inscription could not be read, has also been added. I suggested that the Government could contribute towards building an annex to the neighbouring church to contain it, which has been done. This was not in the schedule. The cup-marked rock of Drumtrodden, Wigtonshire, has been added by Sir Herbert Maxwell, and Government has granted a certain sum towards building a shed over it to preserve it. It was not in the schedule, but is a good example of its class. Barsalloch Fort, Wigtonshire, the Moat Hill of Druchtag, the Drumtrodden standing stones, Wigtonshire, have also been added by Sir Herbert Maxwell. St. Ninian's Cave, with its early Christian crosses, has been included by Mr. Johnstone Stewart. In the Island of Lewis the remarkable standing stones in the form of a cross at Callernish, and the Broch at Carloway, have been added by Lady Matheson. This latter is, next to Mousa, the best Pictish tower in the country. In Cumberland, the Stone Circle on Castle Rigg has been put under the Act by Miss Edmondson. In Westmoreland, Arthur's Round Table, an earthen circle with a ditch in the interior, and Mayborough, a large circle with an embankment of stones and the remains of a stone circle within, has been included by Lord Brougham. In Derbyshire, Arborlow,  a large circle similar to Arthur’s Round Table, with the remains of a stone circle, the stones of which are prostrate, and a large tumulus near it, has been added by the Duke of Rutland. Hob Hurst’s House, and the Circle on Eyam Moor, which also has a large cairn close to it, have been included by the Duke of Devonshire, and the Nine Ladies, a circle of small stones on Stanton Moor, by Major Thornhill. In Gloucestershire, Uleybury, a long barrow with a well-preserved stone chamber, has been added by Colonel Kingscote. In Oxfordshire, the Rollrich stones have been included by Mr. J. Reade. In Kent, Kit’s Coty House by Mr. Brassey, which is the remains of a long barrow, the traces of which can be seen, with part of the stone chamber remaining. In Somerset the Stone Circles of Stanton Drewm, by Mrs. S.B. Coates, and the Cove there by Mr. Fowler; the chambered at Stoney Littleton by Lord Hylton. In Wiltshire, the long barrow at West Kennet by the Rev. R.M. Ashw, and Silbury Hill by Sir John Lubbock. In Dorsetshire, the chambered long barrow, called the Grey Mare and Colts, near Gorwell, by Mr. A.B. Sheridan; the circle of Nine Stones near Bridehead Park by Mr. R. Williams; the Stone Circle on Kingston Russell Farm by the Duke of Bedford; and in Wales the Pentre Evan cromlech, one of the largest in the country, by Lord Kensington—making in all thirty-six which have been placed under the Act with the consent of their owners. All these and many others have been surveyed; plans, drawings and sections have been made of them, which are contained in the book now upon the table, which is open for the inspection of the members. I hope to publish these shortly. Besides such monuments which are included under the Act, a good deal of useful work has been done by communicating with the owners of other monuments, without using the Act.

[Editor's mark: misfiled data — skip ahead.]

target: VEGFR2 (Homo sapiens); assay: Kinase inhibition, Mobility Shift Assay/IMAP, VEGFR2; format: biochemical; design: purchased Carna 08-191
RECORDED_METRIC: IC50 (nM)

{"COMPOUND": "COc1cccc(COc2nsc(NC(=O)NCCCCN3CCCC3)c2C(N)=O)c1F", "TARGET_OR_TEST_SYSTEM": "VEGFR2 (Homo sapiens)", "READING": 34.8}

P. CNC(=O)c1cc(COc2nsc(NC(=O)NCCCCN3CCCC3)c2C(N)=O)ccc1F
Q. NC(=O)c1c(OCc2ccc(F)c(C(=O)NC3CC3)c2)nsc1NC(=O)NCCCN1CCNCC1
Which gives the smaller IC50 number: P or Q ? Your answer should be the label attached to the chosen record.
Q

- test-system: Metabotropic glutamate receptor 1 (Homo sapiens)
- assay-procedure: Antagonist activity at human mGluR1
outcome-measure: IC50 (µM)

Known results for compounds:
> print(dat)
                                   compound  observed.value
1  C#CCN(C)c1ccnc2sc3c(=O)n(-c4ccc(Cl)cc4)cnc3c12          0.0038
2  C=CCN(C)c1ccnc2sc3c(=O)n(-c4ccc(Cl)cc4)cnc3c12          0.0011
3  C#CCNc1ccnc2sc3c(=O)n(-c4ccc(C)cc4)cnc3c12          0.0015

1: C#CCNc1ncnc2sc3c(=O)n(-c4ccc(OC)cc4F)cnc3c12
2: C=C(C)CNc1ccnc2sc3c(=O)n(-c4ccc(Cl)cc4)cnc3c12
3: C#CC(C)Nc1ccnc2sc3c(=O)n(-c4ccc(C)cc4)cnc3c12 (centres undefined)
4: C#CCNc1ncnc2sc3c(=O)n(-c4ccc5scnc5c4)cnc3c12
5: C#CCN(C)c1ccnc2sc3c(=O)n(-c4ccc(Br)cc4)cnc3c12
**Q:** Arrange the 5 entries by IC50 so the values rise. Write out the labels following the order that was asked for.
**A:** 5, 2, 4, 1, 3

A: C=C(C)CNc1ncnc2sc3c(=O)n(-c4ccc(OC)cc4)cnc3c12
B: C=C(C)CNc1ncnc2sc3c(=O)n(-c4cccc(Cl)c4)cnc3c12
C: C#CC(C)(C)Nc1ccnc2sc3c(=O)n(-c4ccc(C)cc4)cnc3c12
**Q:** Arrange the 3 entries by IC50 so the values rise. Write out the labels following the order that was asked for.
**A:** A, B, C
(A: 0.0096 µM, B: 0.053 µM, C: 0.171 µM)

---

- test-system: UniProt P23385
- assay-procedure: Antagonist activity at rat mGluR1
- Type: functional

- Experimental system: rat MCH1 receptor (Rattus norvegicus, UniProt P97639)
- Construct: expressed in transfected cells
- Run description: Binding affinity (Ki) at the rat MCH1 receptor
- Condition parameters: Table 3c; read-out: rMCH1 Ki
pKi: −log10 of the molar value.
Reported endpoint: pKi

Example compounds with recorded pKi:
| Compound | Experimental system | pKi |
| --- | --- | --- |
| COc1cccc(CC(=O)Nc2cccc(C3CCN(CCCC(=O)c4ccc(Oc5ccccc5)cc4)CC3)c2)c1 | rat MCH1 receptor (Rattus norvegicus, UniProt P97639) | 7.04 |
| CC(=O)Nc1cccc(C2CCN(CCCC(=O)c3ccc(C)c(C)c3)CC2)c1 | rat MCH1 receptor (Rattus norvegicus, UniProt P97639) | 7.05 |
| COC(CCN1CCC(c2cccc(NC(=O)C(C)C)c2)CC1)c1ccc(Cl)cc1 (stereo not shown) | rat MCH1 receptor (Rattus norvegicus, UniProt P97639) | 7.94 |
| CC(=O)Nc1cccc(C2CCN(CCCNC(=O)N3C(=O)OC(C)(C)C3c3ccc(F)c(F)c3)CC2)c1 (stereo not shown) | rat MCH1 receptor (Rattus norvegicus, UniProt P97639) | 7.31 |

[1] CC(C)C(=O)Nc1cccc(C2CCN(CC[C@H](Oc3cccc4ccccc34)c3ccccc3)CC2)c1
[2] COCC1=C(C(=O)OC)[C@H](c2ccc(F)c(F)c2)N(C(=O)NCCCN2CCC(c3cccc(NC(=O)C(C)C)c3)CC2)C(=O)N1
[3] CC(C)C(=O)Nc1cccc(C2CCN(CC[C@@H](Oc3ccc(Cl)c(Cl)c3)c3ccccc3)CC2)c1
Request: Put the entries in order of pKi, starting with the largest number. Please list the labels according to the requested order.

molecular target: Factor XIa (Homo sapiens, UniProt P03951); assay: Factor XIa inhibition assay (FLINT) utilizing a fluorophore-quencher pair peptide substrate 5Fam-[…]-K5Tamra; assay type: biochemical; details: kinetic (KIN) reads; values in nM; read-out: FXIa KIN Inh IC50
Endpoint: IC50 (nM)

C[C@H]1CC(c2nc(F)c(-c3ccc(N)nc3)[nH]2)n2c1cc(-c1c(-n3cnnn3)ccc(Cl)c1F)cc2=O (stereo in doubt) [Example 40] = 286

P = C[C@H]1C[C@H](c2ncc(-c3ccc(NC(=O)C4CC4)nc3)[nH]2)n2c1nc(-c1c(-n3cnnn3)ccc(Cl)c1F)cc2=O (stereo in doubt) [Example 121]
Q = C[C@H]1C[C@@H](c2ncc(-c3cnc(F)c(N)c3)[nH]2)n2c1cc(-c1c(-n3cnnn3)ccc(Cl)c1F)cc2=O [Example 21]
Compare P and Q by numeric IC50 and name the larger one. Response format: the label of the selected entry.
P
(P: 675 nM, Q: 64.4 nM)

I think it speaks well for the landowners that so many should have been willing to accept the Act, considering that so few of them take much interest in antiquities. There is not a more public-spirited body in the world than the much-abused landowners of England.

Those who have refused have generally done so on the grounds that they wish to remain responsible for their own monuments, and I think I may say, from my own observations, that there is  very little damage to prehistoric monuments going on at the present time. Public opinion has done more than any Act of Parliament could do, and it appears to me that it is generally known throughout the country that any wilful damage to the monuments would be universally condemned.